Portret of Natalia Borscheva
In the seventies of the 18th century Catherine II commissioned Levitsky to paint a series of "Smolyanki" that consisted of seven portraits of the pupils of the Smolny Institute for Noble Maidens – privileged educational establishment, opened in St. Petersburg in 1764 by decree of the Empress. Daughters of the nobles were preparing there for the Royal Court service and secular life. Talents that were "pleasant in society" were developed in girls. They were taught French and German languages, the elegant manners, as well as singing, dancing, playing musical instruments. The performances were often held in the Smolny Institute. Smolyanki acted out French comedies and also performed in ballet.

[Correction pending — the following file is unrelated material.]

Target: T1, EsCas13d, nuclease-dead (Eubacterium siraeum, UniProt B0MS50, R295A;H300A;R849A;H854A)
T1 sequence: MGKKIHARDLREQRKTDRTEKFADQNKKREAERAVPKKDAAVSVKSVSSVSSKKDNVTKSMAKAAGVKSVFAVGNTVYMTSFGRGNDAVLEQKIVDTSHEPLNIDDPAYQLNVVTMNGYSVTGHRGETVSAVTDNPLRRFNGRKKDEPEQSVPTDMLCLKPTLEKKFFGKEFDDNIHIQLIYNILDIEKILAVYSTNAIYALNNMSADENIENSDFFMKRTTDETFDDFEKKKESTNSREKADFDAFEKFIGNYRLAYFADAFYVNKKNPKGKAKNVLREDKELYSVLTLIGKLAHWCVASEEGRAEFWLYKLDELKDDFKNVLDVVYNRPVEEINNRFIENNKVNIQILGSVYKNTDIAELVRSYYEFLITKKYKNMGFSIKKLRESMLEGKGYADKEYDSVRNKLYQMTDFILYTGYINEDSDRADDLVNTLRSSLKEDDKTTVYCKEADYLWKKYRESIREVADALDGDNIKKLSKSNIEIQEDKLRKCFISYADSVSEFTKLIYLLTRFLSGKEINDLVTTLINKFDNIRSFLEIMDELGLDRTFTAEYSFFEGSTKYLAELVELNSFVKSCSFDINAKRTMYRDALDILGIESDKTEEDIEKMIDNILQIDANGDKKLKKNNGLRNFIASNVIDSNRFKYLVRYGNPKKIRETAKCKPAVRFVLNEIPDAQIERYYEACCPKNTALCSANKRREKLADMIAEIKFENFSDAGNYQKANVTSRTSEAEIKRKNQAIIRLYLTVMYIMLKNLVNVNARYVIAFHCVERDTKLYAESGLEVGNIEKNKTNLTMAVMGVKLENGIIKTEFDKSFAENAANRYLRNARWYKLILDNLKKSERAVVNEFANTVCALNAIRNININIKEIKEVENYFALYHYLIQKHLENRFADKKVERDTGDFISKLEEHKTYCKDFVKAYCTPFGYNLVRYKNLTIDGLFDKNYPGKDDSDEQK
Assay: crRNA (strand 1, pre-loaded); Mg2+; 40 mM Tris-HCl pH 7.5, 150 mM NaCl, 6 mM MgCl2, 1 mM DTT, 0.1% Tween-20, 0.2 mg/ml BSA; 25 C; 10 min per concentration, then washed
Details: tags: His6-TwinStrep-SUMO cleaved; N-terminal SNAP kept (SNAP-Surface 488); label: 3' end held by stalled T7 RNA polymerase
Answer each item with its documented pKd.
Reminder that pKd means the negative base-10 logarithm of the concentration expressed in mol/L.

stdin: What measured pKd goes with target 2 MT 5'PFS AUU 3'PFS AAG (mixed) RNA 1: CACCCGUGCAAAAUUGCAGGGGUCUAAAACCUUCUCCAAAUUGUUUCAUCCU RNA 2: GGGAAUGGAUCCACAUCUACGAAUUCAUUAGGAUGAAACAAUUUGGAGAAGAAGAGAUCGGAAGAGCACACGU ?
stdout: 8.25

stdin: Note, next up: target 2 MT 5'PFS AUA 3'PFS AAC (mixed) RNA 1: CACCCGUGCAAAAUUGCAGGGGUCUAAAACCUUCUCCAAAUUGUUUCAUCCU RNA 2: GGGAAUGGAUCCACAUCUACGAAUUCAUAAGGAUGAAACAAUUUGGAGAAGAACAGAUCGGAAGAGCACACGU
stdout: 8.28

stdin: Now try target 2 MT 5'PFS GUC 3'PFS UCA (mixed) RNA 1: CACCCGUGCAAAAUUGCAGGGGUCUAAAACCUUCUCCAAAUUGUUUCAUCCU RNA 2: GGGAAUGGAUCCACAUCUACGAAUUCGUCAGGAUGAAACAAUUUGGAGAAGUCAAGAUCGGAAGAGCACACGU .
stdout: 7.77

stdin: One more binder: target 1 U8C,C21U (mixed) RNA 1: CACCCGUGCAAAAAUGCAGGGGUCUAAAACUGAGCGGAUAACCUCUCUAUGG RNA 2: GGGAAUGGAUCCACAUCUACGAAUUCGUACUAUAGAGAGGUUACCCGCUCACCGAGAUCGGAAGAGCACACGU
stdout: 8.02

Borscheva (Barscheva) Natalia Semenovna (1758–1843) – the daughter of a retired “furjer” (the lower rank of non-commissioned officers) S.I. Borschev. From 1764 to 1776 she studied at the Educational Society of Noble Maidens, from which she graduated with a gold medal and the insignia (cipher) of Catherine II designed as a brooch in the shape of the Empress initial. In 1776 Borscheva Natalia Semenovna was the maid of honor of the Grand Duchess Maria Feodorovna. K.S. Musin-Pushkin was her first husband, the second – Major-General von der Hoven.
Borscheva (Barscheva) Natalia Semenovna is depicted in a ball gown in which she danced at the ball in the Educational Society of Noble Maidens.